Rae Mahaffey

Laura  Russo, Portland, Oregon

by Richard Speer

    Layering geometric imagery to explore the link between two- and three-dimensional space, Rae Mahaffey offers up a host of happy paradoxes in her latest outing at Laura Russo.  Mahaffey has long toyed with the intersection of pattern and dissonance but is tending toward increasingly rigorous, yet still buoyant, geometries.

    In works such as Substratum III, the artist composes in essentially rectilinear fashion, bringing her interlocking, Lego-like forms forward atop pulsing interference patterns, waves, and circles.  The circle assumes more prominence in Concentric IV, with its striking bullseye motifs in blood-orange, turquoise, and acid green.  But the pieces that assert the most presence—Entrance, Shelve, and Holey Apparition—incorporate ovals and dramatic wood-stain effects whereby Mahaffey echoes the panel’s grain by painting knots and contours in black and vivid color.  The result looks as if some sort of preternatural light has seared through the wood, imprinting itself upon the viewer’s retina:  a hardwood floor crossed with the Shroud of Turin.  Another work, Town, extends luxuriantly on the horizontal, its imagery an etude on the parallelogram.  In the space’s back gallery, oil-stick pieces on copper play nicely with patina, complementing small patterned blocks that evoke swatches of decadent wallpaper.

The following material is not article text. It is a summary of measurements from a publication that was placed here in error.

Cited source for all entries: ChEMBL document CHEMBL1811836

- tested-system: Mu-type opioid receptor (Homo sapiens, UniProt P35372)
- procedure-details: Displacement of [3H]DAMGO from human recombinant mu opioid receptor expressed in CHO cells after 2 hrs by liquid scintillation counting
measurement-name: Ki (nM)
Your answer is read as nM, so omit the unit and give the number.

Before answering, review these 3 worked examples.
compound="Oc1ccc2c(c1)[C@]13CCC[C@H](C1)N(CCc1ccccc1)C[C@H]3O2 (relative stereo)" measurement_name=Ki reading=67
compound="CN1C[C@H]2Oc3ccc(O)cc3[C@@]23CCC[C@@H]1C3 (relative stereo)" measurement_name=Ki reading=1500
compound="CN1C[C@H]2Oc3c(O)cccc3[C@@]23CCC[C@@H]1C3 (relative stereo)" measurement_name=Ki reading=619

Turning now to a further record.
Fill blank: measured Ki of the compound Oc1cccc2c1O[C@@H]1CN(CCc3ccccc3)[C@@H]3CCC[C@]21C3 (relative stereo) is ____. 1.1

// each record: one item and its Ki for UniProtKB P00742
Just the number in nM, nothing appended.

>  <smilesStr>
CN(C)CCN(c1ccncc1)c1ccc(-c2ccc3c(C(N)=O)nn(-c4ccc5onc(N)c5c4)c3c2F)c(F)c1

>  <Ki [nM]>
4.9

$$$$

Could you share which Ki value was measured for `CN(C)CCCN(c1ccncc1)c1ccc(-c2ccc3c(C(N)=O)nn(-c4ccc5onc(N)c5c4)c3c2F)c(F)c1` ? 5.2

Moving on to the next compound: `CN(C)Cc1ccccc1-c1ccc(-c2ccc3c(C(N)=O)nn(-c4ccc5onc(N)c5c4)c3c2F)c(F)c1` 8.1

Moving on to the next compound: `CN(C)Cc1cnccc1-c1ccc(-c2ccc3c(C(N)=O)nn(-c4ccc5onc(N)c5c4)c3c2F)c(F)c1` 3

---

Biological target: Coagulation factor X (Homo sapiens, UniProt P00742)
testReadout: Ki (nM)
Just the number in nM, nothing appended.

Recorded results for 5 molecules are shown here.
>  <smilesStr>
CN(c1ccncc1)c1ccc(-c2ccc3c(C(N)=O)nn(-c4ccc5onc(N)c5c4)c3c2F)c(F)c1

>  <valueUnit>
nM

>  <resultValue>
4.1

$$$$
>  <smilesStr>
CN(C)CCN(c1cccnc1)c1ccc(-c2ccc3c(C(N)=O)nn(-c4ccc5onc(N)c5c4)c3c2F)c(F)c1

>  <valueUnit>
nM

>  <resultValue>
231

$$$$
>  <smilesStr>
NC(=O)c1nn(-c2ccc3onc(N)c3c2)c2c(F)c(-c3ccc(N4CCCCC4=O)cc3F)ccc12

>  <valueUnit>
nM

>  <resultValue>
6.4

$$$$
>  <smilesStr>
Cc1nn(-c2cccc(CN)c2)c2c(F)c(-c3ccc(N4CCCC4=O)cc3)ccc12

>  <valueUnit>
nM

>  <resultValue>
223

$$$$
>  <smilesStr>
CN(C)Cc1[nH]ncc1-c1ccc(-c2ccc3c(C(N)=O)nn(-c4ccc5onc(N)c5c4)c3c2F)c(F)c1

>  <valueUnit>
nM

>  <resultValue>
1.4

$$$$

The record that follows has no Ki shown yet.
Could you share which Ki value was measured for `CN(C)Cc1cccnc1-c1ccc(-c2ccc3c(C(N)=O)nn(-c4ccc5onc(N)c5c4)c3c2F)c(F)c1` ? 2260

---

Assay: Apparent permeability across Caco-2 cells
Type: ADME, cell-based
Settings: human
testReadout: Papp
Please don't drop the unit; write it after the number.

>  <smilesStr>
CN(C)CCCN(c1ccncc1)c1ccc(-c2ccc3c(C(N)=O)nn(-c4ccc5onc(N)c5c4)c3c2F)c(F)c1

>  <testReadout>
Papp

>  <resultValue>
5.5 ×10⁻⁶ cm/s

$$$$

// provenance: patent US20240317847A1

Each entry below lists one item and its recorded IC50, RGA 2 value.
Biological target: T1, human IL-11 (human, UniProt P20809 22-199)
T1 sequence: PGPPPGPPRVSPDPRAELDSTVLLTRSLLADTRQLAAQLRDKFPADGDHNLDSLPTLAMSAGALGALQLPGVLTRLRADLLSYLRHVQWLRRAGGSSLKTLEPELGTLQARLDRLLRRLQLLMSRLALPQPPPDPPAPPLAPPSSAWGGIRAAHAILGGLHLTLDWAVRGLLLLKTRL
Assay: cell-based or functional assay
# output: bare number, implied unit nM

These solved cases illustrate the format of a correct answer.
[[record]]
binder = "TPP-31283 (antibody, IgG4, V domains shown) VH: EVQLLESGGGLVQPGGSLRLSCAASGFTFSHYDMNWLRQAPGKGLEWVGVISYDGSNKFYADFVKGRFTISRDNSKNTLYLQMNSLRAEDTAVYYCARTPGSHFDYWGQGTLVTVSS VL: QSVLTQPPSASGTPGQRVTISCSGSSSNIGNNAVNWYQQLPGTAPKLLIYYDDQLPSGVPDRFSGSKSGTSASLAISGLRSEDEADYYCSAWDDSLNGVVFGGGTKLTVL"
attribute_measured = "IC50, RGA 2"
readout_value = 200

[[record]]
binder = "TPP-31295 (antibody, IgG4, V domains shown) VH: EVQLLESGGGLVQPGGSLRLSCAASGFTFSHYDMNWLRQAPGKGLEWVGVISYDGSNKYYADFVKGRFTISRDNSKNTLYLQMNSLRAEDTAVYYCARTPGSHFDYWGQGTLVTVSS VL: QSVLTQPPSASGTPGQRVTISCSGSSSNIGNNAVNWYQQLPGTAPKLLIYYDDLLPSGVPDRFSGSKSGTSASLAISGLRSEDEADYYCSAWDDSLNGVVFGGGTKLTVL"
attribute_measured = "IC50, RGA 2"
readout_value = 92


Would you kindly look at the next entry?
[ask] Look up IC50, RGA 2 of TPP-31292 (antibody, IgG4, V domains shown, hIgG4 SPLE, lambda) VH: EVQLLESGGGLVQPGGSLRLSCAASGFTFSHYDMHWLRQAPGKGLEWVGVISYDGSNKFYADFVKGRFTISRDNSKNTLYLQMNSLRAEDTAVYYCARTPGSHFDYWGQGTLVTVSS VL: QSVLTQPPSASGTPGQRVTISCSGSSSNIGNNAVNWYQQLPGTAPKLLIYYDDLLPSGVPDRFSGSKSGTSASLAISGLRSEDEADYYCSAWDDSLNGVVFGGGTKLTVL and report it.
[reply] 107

Collaged monoprints on ubiquitous sheet-music pages are cloying by definition and signal the show’s only misstep—the art world could use at least a half-century moratorium on sheet music as a collage element.  In the oil paintings that make up the bulk of this body of work, Mahaffey is at her boldest when she exerts the most geometric precision, less secure when she free-hands quirky circles and honeycombs, for idiosyncrasies do not easily mesh with the perfection inherent in her jaunty Platonic pastiche.

—Richard Speer